China H Shares Drop Most in Two Weeks Amid Deleveraging Concerns

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  • Mainland equities are among the world’s worst performers
  • Hong Kong stocks slide as city’s markets reopen after holiday

HSBC's CFO Sees Good Performances Across Key Businesses

Chinese stocks traded in Hong Kong fell the most in two weeks, with an intensifying clampdown on financial leverage and increased regulatory scrutiny taking their toll on the nation’s assets. HSBC Holdings Plc surged after its first-quarter net income beat estimates.

The Hang Seng China Enterprises Index slipped 0.8 percent at the close, its largest loss since April 18. China Minsheng Banking Corp. dropped to a 10-month low and commodity producers were among the biggest decliners after metals prices tumbled the most since November. The Shanghai Composite Index fell 0.3 percent to 3,127.37 at the close, its lowest level since Jan. 20.

The nation’s financial markets are feeling the strain of tighter liquidity conditions, with the onshore benchmark money-market rate rising to the most expensive in two years and the one-year government bond yield hovering around the highest levels since April 2015. Mainland shares have been among the world’s worst performers in the past month, after regulators overseeing banking, insurance and securities trading issued a flurry of directives targeting issues ranging from excessive borrowing to speculation in equities.

“Deleveraging in the financial sector has put pressure,” said Ken Chen, Shanghai-based analyst with KGI Securities Co. “Its impact on the overall economy may start to show and economic growth might slip. That’ll drag on the mainland firms traded in Hong Kong.”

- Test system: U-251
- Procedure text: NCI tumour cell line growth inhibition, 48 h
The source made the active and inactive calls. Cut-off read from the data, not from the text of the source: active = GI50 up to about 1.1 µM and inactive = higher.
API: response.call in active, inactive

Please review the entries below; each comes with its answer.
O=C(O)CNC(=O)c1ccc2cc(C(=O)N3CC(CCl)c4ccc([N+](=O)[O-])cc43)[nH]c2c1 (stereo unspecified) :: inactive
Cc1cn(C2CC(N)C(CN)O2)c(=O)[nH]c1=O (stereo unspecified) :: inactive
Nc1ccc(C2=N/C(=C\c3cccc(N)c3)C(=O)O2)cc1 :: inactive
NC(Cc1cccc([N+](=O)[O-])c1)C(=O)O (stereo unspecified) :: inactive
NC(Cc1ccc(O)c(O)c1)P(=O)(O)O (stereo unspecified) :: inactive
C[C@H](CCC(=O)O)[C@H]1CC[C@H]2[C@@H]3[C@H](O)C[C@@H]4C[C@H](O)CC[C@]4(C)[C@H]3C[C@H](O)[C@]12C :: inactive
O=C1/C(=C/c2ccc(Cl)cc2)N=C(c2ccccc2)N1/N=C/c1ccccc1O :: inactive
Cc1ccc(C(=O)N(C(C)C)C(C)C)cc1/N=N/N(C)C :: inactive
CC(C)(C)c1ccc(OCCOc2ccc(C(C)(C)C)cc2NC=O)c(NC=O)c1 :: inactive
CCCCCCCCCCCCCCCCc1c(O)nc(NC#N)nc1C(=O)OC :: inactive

The Hang Seng Index edged 0.1 percent lower. Hong Kong’s financial markets were shut for a holiday Wednesday. The CSI 300 Index dropped 0.3 percent at the close.

  • HSBC jumped 3%, its biggest gain since Dec. 7, after posting a surprise increase in first-quarter profit. Adjusted pretax profit, which excludes one-time items, rose 12% to $5.94 billion, the London-based lender said in a statement Thursday.
  • China Minsheng Banking fell 1.7%, leading losses among Hong Kong-traded Chinese banks, as the financial deleveraging efforts pressured mainland lenders.
  • Aluminum Corp. of China Ltd. lost 3.9% and Jiangxi Copper Co. fell 2.5% in Hong Kong as metals extended declines following their biggest sell-off since November on Wednesday.
  • Fullshare Holdings Ltd. rose 17.5% at the close, the biggest gain since July 2015. The stock resumed trading after being halted on April 25 following the release of short-seller Glaucus Research’s critical report, which sparked a 12% tumble.
  • BYD Co. fell 2.3% in Hong Kong, extending declines after the automaker said Friday that its first-quarter net income may drop as much as 31.4% from a year earlier.

— With assistance by Amanda Wang

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